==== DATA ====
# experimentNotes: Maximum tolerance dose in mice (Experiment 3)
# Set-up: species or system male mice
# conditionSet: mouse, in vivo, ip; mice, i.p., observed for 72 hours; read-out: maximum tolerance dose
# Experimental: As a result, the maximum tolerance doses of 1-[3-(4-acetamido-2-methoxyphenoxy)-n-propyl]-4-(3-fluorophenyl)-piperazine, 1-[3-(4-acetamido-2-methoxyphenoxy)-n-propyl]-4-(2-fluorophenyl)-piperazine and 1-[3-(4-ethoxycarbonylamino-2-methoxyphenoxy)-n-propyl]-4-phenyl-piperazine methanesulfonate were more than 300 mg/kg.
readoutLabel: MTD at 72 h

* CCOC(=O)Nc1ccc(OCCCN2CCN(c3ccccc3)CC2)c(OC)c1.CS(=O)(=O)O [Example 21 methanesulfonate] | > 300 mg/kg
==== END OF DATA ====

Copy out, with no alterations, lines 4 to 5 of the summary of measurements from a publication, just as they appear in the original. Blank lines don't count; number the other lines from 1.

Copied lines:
# Experimental: As a result, the maximum tolerance doses of 1-[3-(4-acetamido-2-methoxyphenoxy)-n-propyl]-4-(3-fluorophenyl)-piperazine, 1-[3-(4-acetamido-2-methoxyphenoxy)-n-propyl]-4-(2-fluorophenyl)-piperazine and 1-[3-(4-ethoxycarbonylamino-2-methoxyphenoxy)-n-propyl]-4-phenyl-piperazine methanesulfonate were more than 300 mg/kg.
readoutLabel: MTD at 72 h